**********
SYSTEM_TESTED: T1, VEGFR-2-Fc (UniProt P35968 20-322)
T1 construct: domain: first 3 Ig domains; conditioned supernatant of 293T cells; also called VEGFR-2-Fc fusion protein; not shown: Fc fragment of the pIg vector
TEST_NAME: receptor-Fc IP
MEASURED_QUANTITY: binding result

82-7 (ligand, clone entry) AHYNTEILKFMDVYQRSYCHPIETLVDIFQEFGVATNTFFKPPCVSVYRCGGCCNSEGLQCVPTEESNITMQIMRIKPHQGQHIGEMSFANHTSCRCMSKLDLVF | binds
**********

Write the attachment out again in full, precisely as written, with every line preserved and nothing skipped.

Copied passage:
SYSTEM_TESTED: T1, VEGFR-2-Fc (UniProt P35968 20-322)
T1 construct: domain: first 3 Ig domains; conditioned supernatant of 293T cells; also called VEGFR-2-Fc fusion protein; not shown: Fc fragment of the pIg vector
TEST_NAME: receptor-Fc IP
MEASURED_QUANTITY: binding result

82-7 (ligand, clone entry) AHYNTEILKFMDVYQRSYCHPIETLVDIFQEFGVATNTFFKPPCVSVYRCGGCCNSEGLQCVPTEESNITMQIMRIKPHQGQHIGEMSFANHTSCRCMSKLDLVF | binds